The handleInput function itself is called a callback (since you are asking the I/O device to call the function when it receives input).

Lab: Echo

The code on the previous slide will take in user input, and echo it back to the console. Let's try it out!

  • Create a new file called echo.js
  • Type the code from the previous slide into that file
  • Run the file in the terminal with the command node echo.js

Readline

  • NodeJS is more than a JavaScript interpreter
  • It's also a collection of JavaScript libraries
  • One of the libraries is called readline
    • readline makes it easier to read lines, naturally :-)
    • the "books" in this library are functions
      • (and classes and other things too)

Using readline

Warning: this code uses features we have not yet covered! Copy and paste it verbatim during the codealong below, and don't worry if it doesn't make much sense yet.

To use readline, include the following lines in the top of your source file:

const readline = require('readline');
const readlineInterface = readline.createInterface(process.stdin, process.stdout);

function ask(questionText) {
  return new Promise((resolve, reject) => {
    readlineInterface.question(questionText, resolve);
  });
}

This is called "boilerplate code" -- you don't need to fully understand it before using it.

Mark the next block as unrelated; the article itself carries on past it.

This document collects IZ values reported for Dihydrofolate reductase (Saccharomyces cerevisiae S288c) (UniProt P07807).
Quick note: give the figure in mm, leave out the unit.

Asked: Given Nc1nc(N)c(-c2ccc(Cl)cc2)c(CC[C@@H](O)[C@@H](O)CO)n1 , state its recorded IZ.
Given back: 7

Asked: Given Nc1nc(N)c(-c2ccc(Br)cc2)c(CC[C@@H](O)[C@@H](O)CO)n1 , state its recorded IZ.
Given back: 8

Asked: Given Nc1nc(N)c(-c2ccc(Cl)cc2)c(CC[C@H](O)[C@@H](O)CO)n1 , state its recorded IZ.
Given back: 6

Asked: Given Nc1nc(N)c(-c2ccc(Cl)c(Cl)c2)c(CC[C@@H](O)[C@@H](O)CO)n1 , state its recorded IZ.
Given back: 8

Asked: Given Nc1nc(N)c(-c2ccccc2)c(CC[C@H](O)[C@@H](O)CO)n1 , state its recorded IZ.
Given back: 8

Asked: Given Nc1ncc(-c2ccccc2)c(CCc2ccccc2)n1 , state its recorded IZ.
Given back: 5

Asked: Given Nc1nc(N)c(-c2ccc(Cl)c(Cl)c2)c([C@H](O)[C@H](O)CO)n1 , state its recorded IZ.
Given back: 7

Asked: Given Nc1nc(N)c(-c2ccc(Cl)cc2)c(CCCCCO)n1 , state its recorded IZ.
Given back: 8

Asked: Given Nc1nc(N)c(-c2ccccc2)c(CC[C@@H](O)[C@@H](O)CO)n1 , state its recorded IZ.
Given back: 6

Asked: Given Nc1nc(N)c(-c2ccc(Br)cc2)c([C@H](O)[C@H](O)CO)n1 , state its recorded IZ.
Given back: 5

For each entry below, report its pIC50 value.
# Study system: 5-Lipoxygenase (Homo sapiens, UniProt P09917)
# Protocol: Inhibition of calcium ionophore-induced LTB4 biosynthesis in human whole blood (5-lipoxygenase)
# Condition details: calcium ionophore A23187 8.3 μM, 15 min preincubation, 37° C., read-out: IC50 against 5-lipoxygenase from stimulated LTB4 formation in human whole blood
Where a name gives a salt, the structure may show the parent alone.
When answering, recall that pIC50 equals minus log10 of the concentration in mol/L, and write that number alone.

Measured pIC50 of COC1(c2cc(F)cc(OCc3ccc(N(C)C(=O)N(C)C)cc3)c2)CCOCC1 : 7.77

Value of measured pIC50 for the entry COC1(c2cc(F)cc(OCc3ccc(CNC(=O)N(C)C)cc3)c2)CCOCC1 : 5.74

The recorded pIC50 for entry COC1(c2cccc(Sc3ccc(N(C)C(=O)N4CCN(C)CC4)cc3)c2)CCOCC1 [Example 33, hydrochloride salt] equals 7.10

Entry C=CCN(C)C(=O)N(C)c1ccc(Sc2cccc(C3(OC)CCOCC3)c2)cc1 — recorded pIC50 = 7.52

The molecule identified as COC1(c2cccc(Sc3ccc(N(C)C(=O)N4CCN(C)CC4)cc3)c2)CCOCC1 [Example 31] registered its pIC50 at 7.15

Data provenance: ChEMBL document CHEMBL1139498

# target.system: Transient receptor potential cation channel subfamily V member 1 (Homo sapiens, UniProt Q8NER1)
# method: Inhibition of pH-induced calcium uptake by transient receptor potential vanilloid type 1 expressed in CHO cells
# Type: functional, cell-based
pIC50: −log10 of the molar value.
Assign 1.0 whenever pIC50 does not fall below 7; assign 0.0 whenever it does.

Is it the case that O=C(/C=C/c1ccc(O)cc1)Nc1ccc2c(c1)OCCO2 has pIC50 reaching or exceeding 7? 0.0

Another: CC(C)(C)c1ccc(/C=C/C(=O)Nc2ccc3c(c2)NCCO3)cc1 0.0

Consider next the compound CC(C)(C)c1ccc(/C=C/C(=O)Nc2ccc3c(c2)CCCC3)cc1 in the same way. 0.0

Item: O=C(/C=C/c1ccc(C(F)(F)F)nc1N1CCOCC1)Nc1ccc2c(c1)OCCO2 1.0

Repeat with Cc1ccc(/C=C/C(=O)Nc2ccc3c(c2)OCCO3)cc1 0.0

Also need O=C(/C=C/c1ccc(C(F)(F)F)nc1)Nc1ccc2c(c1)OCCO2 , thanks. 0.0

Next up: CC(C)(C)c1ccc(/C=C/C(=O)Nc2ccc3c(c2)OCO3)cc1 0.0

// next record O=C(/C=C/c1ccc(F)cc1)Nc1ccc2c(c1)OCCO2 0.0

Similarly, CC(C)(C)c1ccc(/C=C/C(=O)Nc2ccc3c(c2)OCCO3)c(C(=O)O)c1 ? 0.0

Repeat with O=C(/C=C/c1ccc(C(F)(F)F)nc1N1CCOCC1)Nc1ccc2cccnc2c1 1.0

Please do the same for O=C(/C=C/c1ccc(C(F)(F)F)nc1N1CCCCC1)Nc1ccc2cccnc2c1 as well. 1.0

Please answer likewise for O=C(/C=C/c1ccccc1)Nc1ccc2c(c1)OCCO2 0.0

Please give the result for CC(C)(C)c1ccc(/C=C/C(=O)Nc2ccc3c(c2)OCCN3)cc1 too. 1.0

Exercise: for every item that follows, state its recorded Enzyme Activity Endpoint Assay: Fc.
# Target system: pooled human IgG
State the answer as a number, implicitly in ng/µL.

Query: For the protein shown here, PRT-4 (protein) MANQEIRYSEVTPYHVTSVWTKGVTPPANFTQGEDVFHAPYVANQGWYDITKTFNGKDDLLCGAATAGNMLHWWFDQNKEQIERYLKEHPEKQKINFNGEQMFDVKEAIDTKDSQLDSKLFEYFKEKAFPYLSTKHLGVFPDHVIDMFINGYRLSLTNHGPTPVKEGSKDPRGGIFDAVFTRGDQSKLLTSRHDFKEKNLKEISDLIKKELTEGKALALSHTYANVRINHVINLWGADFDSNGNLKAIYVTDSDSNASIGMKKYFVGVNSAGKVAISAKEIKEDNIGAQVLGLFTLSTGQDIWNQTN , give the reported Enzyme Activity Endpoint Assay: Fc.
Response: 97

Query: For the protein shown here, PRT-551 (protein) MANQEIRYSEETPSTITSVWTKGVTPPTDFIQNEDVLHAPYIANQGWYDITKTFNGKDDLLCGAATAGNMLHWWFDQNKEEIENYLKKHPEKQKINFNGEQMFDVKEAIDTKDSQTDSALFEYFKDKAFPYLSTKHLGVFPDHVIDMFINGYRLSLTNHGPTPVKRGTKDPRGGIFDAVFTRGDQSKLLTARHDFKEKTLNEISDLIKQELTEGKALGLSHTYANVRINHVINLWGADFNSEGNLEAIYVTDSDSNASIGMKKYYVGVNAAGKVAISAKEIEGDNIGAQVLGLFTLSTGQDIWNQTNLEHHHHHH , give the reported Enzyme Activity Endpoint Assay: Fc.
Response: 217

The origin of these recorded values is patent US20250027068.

using readline - explanation

code explanation
const readline = require('readline'); load the readline package and name it readline
const readlineInterface = readline.createInterface({...}) create an interface to readline using the following settings:
process.stdin, for input, use the standard input stream (i.e. terminal keyboard input)
process.stdout for output, use the standard output stream (i.e. terminal console output)
function ask(questionText) {...} a function named ask that uses the Promise API to asynchronously ask a question and wait for a reply

(We will cover the Promise API in much more detail later; for now, all you really need to know is that Promises allow us to use async and await in the next slide.)

LAB: using readline and await

Codealong time! Please follow along with the instructor and enter this code into a file named quest.js:

const readline = require('readline');
const readlineInterface = readline.createInterface(process.stdin, process.stdout);